It’s not easy being Orange


It’s getting late, but I can’t let this day pass without noting July 12 is the date that commemorates the Battle of the Boyne, and the victory in 1690 of a Protestant army led by William of Orange over A Roman Catholic one led by James II, the deposed English king.

James had been deposed by Parliament in 1688. His daughter Mary, and her Protestant husband William, who was also her cousin and related to James, were invited to take over the throne. The battle, fought in Ireland, actually took place on July 11. It was James’ major effort to regain the throne. Its outcome would also determine if Protestant ascendancy over Ireland continued.

William’s victory sealed Catholic Ireland’s bitter, divided fate for the better part of three centuries.

Through much of that time the Orange Lodge, an extreme anti-Catholic organization rooted among the Scots-Irish, Protestant culture of Northern Ireland wielded considerable and often provocative power. Scots-Irish immigrants to English Canada, notably Upper Canada, now Ontario, brought their Orange loyalties, and anti-Catholic attitudes with them. The Orange Lodge became politically powerful in many parts of Ontario, especially Toronto. Well into the 20th Century it was virtually impossible for anyone who wasn’t a member of the Orange Lodge to get elected to city council. The annual Orange Day parade was one of the biggest public events in the predominantly “white, Anglo-Saxon, Protestant (WASP)” city of the time.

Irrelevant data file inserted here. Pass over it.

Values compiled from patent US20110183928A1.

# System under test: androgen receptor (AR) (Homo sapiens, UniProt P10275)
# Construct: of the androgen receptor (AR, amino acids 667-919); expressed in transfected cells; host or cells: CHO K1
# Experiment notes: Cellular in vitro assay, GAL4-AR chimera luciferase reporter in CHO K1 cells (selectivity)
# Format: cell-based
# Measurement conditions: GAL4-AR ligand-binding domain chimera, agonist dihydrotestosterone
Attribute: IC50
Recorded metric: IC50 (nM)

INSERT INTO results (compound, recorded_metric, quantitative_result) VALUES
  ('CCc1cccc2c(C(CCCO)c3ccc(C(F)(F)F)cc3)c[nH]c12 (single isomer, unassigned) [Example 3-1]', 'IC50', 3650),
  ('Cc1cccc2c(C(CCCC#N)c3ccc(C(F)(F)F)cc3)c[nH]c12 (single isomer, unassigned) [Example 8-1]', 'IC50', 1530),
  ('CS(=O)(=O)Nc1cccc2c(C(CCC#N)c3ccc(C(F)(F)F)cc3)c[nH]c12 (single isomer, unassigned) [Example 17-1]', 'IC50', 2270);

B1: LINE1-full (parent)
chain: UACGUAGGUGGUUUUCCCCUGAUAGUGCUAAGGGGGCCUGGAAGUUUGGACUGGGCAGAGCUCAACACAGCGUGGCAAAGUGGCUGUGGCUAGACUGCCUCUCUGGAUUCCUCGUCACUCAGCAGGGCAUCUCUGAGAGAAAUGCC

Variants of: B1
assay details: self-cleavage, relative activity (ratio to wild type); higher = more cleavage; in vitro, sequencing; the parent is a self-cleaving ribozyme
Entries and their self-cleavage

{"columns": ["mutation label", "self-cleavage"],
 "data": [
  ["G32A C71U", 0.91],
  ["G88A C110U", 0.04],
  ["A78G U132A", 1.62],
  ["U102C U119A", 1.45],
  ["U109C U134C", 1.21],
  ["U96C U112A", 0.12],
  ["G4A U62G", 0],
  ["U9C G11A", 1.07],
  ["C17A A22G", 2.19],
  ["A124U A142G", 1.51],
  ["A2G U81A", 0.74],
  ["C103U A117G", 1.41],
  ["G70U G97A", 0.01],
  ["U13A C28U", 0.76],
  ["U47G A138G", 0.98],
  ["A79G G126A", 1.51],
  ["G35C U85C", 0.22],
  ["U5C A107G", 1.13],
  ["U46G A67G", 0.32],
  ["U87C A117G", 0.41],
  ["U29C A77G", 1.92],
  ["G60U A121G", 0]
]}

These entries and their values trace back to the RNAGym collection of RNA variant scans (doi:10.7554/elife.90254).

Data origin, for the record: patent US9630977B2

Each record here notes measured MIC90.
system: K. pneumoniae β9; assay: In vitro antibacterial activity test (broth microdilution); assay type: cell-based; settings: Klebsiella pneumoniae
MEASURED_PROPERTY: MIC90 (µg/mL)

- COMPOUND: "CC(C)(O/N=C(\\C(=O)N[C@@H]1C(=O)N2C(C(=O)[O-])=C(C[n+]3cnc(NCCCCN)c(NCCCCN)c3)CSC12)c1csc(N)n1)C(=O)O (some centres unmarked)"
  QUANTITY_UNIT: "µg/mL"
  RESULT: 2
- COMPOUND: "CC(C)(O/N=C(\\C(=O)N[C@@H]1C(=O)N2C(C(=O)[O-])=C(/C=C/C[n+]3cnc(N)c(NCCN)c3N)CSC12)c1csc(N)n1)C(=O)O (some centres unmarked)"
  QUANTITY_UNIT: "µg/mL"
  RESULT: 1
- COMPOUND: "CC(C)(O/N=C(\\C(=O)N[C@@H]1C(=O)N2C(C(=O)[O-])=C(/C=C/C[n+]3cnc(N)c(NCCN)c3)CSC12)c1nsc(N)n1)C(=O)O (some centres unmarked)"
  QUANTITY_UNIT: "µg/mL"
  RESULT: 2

My own maternal great, grandfather, Tom Thompson, was a life-long, high-ranking member of the Orange Lodge, to the extent that city mayors felt it necessary to pay him a courtesy call at the modest Thompson family home on Melville Avenue on the big day.

Among other things, my great, grandfather was a skillful gardener. I still have fond, childhood memories of the beautiful garden he created in the backyard of 50 Melville. And out front, facing the street, he had planted a profusion of Orange lilies bearing witness to his stern, Protestant loyalties.

(His brother Richard, by the way, was the head gardener at Toronto’s famous Casa Loma, when it was being built and lived in by Sir Henry Pellatt, and afterwards, when it was taken over by the city, after Sir Henry went broke and could no longer pay the taxes. Casa Loma is still renowned for its gardens.)

Meanwhile, in many areas of the Ontario countryside where the Orange Lodge was predominant it was understood Roman Catholics were not welcome to take up residence. The planting of Orange lilies in front of one’s property, displayed a family’s Protestant/Orange Lodge status, like flags. To this day Orange lilies abound here in Hope Ness, as elsewhere on the Bruce Peninsula.

fleur de lis

I find it ironic that the original builders and owners of my house were French-Canadian, or Quebecois, loggers, and quite likely Roman Catholic. I have stripped many layers of wallpaper down to the original, and found the distinctive fleur de lis pattern. I wonder what their story was, and why they left. I doubt they planted all those Orange lilies around my front door, though “lis” is the French word for lily.

They are a lovely flower, after all, despite the history that goes with them, as you can see.

And maybe it all comes together in the end.

I certainly wouldn’t want anyone who comes to my house as a guest to be put off by anything with political or religious overtones growing around my home. But I might, for interest’s sake, tell them my little Orange story especially if the lilies are in bloom.


2 thoughts on “It’s not easy being Orange

  1. Fascinating! As a ‘lapsed’ R.C. I took particular interest … “Up with King Billy and down with the Pope” and all that. Also enjoyed your post on Joan of Arc movie and eco-friendly Francis.
    Now, should I head out and uproot the Orange lilies? No, I think not. They are quite innocent of this historical association.


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